CNN's Zucker Disses Fox as He Pivots Network Toward Entertainment

CNN's Zucker Disses Fox as He Pivots Network Toward Entertainment

CNN Worldwide President Jeff Zucker was unable to say the words “Fox News” when identifying the three brands that dominate cable news and information. He said in a recent interview, “I think ESPN owns sports, I think the Weather Channel owns weather and I want CNN to own news and information.”  What Zucker wants and what is are two different things. Fox News is the number one cable news network and was second only to ESPN in primetime in November. 

For the 143rd consecutive month, Fox led the way for cable news, easily exceeding its competitors MSNBC and CNN combined. Although all cable news channels were down compared to last year’s November due to the presidential election, CNN was down the most. In the coveted 25-54 age group, CNN was down -62% in prime time viewing and -59% in total day viewing.

Zucker–“rhymes with hooker,” the CNN President proudly states-will combat dismal ratings by transitioning away from news and more to entertainment themed shows. “I’m not trying to alienate that audience. But the overall cable news audience has not grown in the last 12 years, OK? So, all we’re doing is trading [audience] share…We also want to broaden what people can expect from CNN.”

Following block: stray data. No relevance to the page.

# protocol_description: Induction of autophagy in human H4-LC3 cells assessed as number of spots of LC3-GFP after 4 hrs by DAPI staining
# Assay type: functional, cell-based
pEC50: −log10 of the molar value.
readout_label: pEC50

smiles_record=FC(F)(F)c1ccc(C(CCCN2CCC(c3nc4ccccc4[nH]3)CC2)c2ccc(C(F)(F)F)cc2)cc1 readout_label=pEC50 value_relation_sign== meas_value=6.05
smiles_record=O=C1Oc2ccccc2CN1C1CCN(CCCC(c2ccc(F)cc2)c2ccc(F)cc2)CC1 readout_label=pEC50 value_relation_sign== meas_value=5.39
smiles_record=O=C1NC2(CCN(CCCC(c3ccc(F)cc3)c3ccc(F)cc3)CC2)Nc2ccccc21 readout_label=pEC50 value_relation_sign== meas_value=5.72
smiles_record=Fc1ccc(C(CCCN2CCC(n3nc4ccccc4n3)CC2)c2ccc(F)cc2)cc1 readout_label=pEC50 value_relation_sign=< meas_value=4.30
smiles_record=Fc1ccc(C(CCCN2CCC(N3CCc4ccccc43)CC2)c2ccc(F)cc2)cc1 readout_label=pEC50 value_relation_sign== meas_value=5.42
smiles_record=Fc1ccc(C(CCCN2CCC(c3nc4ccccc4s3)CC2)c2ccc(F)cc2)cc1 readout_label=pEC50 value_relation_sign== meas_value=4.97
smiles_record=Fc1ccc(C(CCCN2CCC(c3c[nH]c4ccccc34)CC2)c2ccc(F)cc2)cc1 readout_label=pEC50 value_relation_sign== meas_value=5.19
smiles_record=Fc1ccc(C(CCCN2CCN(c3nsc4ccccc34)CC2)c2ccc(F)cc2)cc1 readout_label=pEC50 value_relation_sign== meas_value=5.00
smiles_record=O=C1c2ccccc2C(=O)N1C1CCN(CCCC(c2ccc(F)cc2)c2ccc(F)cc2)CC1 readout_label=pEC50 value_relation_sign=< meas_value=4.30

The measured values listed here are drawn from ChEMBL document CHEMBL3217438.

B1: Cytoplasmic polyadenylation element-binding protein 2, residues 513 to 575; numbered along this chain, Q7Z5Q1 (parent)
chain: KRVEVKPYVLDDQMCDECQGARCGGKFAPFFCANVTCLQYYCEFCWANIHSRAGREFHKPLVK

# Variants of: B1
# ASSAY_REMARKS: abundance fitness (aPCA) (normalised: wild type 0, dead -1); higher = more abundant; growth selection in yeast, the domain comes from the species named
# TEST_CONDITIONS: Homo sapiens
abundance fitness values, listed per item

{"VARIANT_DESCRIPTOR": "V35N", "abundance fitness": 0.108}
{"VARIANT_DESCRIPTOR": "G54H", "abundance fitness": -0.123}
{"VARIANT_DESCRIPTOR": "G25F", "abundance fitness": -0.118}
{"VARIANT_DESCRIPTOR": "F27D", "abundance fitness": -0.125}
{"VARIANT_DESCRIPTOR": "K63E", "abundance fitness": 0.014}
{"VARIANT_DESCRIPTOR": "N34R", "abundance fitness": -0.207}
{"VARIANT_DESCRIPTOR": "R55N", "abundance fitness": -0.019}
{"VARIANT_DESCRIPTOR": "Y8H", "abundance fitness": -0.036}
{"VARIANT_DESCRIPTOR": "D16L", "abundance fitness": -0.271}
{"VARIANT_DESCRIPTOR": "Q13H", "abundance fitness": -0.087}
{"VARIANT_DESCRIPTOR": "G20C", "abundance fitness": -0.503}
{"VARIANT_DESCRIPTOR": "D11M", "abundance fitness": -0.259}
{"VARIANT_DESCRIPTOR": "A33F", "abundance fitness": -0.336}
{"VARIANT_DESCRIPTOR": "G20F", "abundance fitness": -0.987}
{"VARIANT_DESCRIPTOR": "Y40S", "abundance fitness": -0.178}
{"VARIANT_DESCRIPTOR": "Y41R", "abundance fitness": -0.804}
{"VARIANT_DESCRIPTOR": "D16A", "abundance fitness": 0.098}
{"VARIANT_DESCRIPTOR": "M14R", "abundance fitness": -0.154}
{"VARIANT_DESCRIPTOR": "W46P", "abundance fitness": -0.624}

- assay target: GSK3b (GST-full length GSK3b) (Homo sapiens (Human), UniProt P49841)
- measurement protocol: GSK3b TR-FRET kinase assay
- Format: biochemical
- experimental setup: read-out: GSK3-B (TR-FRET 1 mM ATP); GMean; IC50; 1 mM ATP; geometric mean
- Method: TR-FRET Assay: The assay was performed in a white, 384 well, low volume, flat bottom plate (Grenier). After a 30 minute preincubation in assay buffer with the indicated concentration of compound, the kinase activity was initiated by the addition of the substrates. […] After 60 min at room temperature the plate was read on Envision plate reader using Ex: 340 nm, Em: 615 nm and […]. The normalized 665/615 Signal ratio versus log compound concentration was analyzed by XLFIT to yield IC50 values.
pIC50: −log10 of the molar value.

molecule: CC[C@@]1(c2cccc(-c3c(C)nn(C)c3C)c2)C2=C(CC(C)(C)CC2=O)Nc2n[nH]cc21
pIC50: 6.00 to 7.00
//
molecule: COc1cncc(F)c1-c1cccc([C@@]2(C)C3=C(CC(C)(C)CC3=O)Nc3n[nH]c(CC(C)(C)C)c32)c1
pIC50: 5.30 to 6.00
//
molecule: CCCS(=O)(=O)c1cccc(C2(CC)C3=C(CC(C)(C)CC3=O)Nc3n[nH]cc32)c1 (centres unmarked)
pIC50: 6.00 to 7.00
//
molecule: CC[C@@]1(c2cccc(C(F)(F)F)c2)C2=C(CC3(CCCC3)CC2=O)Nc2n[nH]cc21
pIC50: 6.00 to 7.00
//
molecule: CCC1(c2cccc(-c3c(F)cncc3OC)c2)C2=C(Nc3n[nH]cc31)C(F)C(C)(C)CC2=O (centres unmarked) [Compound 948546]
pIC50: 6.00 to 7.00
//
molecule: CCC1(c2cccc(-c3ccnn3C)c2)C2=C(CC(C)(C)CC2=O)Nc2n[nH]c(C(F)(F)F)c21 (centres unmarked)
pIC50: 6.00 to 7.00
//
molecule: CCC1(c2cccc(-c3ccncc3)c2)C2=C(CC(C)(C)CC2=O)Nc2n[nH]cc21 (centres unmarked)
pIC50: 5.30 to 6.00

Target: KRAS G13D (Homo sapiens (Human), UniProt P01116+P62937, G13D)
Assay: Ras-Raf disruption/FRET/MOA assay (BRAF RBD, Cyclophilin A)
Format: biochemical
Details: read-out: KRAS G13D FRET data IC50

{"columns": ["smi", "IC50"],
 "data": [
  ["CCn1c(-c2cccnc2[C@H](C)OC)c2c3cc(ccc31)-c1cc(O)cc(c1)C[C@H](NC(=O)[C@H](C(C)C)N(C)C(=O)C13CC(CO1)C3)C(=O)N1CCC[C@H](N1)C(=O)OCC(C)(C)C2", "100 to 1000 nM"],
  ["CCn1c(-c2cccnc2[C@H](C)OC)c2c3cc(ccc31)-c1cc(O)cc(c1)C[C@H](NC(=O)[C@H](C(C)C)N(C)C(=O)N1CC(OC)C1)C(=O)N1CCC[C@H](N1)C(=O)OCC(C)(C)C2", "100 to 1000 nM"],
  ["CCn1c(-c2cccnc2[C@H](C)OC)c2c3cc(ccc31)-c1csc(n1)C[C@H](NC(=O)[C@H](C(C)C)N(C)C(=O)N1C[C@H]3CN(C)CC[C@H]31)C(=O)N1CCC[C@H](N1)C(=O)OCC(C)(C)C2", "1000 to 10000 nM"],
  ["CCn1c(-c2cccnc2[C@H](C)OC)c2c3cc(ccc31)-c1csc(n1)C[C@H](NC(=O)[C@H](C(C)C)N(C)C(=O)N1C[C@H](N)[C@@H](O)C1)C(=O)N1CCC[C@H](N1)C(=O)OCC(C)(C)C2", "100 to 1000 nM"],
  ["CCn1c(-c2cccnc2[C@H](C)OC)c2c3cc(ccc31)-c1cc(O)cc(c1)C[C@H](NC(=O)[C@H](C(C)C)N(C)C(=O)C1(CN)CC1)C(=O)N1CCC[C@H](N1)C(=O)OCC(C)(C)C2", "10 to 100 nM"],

CNN, “the worldwide leader in news,” will be striving for “an attitude and a take,” according to Zucker. He points out recent nontraditional news shows such as the documentary Blackfish, which detailed the history of killer whales in captivity is news reporting “that is just not being so obvious.”  Also, a huge favorite for Zucker is the #1 show on CNN, “Anthony Bourdain: Parts Unknown.”  Here, Bourdain travels to exotic locations that are “unknown” for most of us, such as Myanmar, the Congo, and Detroit, and eats native cuisine while telling stories of the venue’s past, present, and future. 

Zucker acknowledges that CNN’s new direction is not yet a financial success, but he claims that progress is being made. “Are the revenues there, the way we want them today to be? No. But are they growing? Yes.”   


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